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Ireland aims to become a world leader in food sustainability

The Department of Agriculture, Food and the Marine has released its Food Vision 2030 Strategy

The agri-food sector is Ireland’s oldest and largest indigenous industry, comprising 137,000 farms, 2,000 fishing vessels, 770,000 hectares of land, and 180 aquaculture sites.

In 2020, it was worth €14.2 billion – a 59.55 per cent increase from 2010. Made up of primary agriculture, food and drink processing and manufacturing, fisheries, aquaculture and fish processing, forestry and associated processing, and the equine sector, it employs approximately 164,000 people – 7 per cent of total employment.

The Food Vision 2030 Strategy is a 10-year plan released by the Department of Agriculture, Food and the Marine focusing on ensuring Ireland becomes a world leader in sustainable food systems.

Tom Arnold, chair of the 2030 Agri-Food Strategy Stakeholder Committee, writes in the foreword, “While the primary purpose of this strategy is to provide a vision and policies for the Irish agri-food sector over the coming decade, it has an important international dimension. Ireland is one of very few countries to have developed an agri-food strategy using a food systems approach.”


The strategy aims to ensure that the agri-food sector meets the highest standards of sustainability across economic, environmental and social levels. The strategy recognises the interconnection between policies for food, the environment and health, and that all parts of the food chain – from “farm to fork” – play a vital role in developing our food system.

Ireland aims to become a global leader of innovation for sustainable food and agriculture systems, “producing safe, nutritious and high-value food that tastes great, while protecting and enhancing our natural and cultural resources and contributing to vibrant rural and coastal communities and the national economy”. This should give Ireland a competitive advantage globally.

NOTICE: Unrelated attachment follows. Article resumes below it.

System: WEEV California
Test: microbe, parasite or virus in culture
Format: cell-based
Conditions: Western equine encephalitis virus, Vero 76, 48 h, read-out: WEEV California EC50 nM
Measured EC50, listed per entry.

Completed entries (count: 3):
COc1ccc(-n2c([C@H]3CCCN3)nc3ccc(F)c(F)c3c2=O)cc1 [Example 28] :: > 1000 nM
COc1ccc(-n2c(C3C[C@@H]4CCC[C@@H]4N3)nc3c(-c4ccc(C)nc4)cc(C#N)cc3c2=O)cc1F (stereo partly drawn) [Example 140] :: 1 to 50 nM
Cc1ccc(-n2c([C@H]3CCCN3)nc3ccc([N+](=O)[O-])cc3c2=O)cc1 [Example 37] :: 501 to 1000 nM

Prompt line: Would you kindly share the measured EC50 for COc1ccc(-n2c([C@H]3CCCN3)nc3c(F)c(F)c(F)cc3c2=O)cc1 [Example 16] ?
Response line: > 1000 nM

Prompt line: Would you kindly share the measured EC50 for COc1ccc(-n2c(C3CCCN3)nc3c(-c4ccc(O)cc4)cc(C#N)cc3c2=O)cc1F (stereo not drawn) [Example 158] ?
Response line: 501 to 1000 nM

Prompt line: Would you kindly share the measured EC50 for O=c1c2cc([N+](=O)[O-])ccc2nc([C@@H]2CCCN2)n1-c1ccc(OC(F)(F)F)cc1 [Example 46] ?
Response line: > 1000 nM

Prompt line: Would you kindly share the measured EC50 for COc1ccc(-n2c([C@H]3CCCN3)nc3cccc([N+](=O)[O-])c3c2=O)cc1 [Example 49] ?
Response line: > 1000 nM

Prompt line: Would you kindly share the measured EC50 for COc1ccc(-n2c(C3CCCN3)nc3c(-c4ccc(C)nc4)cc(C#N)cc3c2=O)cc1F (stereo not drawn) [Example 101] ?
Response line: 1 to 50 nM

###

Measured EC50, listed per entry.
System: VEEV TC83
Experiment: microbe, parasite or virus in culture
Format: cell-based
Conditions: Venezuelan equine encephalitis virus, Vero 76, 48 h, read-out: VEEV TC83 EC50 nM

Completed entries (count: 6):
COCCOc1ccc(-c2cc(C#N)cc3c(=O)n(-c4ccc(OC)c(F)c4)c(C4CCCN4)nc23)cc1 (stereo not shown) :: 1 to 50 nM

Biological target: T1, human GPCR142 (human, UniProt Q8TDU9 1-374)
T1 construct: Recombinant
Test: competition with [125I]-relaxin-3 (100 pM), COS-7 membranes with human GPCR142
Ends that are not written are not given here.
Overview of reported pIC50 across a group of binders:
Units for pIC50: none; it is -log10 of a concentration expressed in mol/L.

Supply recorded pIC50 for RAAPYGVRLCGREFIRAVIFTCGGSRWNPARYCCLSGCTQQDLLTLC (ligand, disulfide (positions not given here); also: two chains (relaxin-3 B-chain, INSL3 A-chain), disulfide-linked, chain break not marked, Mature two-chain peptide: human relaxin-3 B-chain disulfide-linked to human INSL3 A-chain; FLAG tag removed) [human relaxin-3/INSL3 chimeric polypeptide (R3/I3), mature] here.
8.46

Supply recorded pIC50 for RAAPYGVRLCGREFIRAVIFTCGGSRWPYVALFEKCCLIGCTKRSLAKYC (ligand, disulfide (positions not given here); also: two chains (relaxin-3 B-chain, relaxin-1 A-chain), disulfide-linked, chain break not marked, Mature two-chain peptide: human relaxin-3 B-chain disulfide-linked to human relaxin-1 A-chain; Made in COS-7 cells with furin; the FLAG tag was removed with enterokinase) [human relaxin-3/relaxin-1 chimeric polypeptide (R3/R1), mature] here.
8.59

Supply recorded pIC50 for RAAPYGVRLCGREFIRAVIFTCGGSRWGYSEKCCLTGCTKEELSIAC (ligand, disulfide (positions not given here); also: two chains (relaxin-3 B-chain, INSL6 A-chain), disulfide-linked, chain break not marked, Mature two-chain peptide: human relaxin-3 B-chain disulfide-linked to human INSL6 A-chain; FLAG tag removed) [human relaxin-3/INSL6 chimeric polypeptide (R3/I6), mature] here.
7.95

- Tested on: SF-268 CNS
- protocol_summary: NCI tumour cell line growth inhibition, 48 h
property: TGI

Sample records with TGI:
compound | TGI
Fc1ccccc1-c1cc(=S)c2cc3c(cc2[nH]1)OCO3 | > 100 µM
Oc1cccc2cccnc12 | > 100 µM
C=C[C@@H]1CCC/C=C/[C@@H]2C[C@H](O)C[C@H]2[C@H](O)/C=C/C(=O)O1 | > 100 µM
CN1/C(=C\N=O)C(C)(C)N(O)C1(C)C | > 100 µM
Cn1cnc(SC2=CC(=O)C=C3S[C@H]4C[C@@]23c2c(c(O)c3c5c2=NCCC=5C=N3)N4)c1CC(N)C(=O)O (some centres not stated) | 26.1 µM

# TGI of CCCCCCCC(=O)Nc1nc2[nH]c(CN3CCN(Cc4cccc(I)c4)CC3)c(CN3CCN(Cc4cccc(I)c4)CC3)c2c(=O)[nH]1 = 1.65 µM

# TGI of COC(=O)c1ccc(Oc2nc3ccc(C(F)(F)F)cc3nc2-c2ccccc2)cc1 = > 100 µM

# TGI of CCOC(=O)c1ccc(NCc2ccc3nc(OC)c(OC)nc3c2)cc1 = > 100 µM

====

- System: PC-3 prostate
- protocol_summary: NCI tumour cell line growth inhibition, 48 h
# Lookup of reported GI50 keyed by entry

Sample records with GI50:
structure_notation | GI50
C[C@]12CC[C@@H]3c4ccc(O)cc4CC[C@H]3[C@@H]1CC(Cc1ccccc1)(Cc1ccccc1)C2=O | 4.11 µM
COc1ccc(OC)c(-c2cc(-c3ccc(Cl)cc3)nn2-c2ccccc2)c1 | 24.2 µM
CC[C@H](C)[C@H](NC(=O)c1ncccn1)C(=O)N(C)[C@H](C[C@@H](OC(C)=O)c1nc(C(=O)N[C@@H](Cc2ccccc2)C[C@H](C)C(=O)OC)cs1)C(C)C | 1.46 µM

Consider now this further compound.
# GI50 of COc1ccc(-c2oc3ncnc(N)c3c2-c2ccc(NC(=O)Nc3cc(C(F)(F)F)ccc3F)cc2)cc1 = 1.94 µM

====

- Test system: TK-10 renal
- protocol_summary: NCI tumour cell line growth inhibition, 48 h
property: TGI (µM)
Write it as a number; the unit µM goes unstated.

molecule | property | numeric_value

According to the report, “global demand for high quality food is increasing with population, urbanisation and affluence, and the Irish agri-food sector is well placed to play a role in meeting this demand.” The strategy is made up of 22 goals grouped into four high-level missions outlined below.

The four missions aim to create “a climate smart, environmentally sustainable agri-food sector”, “viable and resilient primary producers with enhanced wellbeing”, “food which is safe, nutritious and appealing, trusted and valued at home and abroad” and “an innovative, competitive and resilient agri-food sector, driven by technology and talent”.

Mission one: Environmental sustainability

The strategy builds on previous agri-food strategies such as Food Wise 2025, which highlighted the importance of environmental sustainability, but adds a new level of centrality and commitment. One such objective is to achieve a climate-neutral food system by 2050, with verifiable progress reached by 2030.

Mission two: Happy campers

Ensuring that food producers are viable and resilient with enhanced well-being is an area “which offer(s) the best tools for improving economic viability…” according to the report. “Farmers can bolster their financial and economic sustainability by focusing on efficiencies, embracing new, diversified systems of agriculture; meeting standards required for greater premiumisation that can offer higher market returns; and being rewarded for the delivery of a range of eco-system services.”

Mission three: Safe and nutritious food

Due to increasing demand for higher standards in food as well as natural, sustainably produced food, an increase in consumer demand for vegan or “flexitarian” choices, as well as strong growth in the sale of milk and meat alternatives, the strategy outlines how to ensure these rising expectations are met at home and abroad.

Mission four: Technology and talent

Innovation is key to sustainability in the agri-food sector, which has been embracing technology and innovation. A wide range of new digital innovations and data capture and analysis techniques will emerge in the period to 2030, which will change the way natural assets are managed, how food and its byproducts and residues are produced, processed and distributed, and improve transparency along the food chain.

Looking to the future, Tom Arnold writes, “This strategy may be for the 2020s but, in all likelihood, it will provide the foundation stones upon which the strategies for subsequent decades will be built.”

Edel Corrigan

Edel Corrigan is a contributor to The Irish Times